it’s not an easy thing to deny ourselves when we haven’t practiced mortification or studied our religion or all the other things we are called to do as Catholics, but there’s simply no excuse, we are called to love God, others, and ourselves, and we show whether we love or hate God, others, or ourselves, in our actions.

well, sorry if i made that a bit long, but i hope this helps, take care.

Excellent post :thumbsup:

I enjoyed reading it. Thanks!

Alot of these comments seem to be very self-righteous and ungodly. Only God can judge a persons heart. How do you know that a person wanted to stay married and their spouse left. You cannot control another person’s actions. To judge the person left holding the bag as somewhat less than a worthy Catholic and some how deserving of your scorn seems to be against everything that Christ taught.

Apparently Jesus gives us one chance at a valid marriage and for our sake it better work out or we will spend the rest of our lives single and celibate whether we like it or not.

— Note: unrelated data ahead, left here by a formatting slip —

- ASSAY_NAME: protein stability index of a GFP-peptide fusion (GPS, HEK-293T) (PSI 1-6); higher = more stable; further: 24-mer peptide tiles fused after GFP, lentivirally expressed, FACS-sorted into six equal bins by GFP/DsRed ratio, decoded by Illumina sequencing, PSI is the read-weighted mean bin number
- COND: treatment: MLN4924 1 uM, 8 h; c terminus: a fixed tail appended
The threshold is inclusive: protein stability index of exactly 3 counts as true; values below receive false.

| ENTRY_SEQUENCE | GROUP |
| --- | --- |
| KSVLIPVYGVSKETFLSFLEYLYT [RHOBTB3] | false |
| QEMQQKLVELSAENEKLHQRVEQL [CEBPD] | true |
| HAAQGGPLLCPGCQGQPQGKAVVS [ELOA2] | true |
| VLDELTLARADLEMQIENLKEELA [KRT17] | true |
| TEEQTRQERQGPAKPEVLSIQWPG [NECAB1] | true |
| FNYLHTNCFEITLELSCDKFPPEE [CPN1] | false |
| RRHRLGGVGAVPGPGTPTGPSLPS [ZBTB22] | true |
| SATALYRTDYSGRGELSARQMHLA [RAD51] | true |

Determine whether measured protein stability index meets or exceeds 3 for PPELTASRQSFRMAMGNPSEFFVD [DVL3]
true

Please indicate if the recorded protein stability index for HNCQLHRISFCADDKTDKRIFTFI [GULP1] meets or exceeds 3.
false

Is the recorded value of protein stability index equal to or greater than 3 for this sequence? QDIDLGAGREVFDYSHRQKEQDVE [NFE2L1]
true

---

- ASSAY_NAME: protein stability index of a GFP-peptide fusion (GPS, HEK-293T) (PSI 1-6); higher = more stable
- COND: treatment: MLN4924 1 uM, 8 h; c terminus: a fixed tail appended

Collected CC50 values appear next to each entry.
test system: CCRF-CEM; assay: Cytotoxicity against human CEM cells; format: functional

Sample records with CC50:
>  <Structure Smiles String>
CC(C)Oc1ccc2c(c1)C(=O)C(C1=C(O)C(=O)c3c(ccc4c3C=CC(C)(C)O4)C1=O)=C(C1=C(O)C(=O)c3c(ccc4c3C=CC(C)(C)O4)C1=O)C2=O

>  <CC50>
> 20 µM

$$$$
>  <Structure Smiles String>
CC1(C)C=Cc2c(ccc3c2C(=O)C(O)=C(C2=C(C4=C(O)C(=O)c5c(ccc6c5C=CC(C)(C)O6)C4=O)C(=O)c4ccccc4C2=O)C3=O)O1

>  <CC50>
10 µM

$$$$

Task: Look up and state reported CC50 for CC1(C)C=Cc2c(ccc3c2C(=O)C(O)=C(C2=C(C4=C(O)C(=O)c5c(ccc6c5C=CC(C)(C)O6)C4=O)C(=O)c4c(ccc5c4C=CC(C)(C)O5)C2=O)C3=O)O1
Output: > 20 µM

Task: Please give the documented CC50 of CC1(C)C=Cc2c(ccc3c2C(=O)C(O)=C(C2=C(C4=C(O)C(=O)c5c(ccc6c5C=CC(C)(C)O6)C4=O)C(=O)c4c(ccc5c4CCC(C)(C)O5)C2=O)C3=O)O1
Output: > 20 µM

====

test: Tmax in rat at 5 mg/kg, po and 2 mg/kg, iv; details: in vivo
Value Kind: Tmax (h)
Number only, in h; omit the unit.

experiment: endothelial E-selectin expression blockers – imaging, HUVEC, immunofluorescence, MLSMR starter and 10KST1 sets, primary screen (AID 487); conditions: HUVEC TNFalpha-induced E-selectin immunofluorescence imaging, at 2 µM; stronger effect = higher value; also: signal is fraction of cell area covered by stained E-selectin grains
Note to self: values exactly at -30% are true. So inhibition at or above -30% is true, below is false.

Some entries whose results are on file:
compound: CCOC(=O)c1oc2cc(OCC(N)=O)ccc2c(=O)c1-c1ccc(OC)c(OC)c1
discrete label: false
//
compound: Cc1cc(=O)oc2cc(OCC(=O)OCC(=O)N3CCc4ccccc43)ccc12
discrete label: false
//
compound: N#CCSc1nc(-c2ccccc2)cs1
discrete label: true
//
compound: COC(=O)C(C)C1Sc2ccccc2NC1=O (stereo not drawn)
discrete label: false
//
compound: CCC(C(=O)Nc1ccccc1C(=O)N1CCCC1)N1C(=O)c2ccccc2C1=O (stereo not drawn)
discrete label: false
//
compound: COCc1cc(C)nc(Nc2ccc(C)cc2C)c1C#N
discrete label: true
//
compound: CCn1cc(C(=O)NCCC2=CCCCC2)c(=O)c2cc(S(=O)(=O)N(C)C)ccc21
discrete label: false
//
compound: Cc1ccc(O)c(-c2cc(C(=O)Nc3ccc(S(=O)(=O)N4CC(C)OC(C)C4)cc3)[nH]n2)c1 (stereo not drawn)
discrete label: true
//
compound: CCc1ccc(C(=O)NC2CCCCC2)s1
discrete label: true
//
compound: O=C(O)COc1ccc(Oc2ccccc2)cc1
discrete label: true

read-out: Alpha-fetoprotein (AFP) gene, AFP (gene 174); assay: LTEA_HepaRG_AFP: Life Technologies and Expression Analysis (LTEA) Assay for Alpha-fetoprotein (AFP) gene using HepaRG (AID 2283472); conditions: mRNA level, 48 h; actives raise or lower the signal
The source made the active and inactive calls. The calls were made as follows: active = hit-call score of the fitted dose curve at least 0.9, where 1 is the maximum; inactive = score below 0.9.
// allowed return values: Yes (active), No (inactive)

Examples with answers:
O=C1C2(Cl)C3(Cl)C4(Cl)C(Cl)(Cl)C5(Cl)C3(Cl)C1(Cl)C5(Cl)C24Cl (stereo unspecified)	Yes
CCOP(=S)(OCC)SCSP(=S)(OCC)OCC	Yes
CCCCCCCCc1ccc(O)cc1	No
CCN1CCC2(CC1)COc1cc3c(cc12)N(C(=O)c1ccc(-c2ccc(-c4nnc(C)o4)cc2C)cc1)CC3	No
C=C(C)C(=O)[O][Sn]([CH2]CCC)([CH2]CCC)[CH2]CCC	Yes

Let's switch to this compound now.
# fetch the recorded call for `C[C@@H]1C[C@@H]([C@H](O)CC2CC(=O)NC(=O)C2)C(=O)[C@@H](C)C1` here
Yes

Please point out any comment that contradicts the Truth of the Church’s teaching on divorce and remarriage.

See post 2 which clearly states we cannot judge a person’s soul.

I am sure an innocent spouse did indeed want to stay married. And, they cannot control the actions of another.

They can, however, control their own.

A married person is not free to contract another marriage to do so is to commit adultery. The fact that their spouse left does not change this fact.

Please point out where anyone has stated this. You cannot.

A person who has been left by their spouse need support, and compassion. They do not need lies in the name of compassion. It is a lie to tell them they can remarry or to encourage it. They cannot. The proper response is to help them live a faithful Catholic life in the circumstances in which they find themselves.

It is true that many Catholics, as this thread proves, have no place in their hearts for a divorced person. These are quotes from individuals that have never experienced the emotional devastation of being abandoned by a spouse & then being abandoned by Catholics as yourself who judged them without any experience with heart ache involved. The best part is that Jesus never abandoned me. He healed my heart.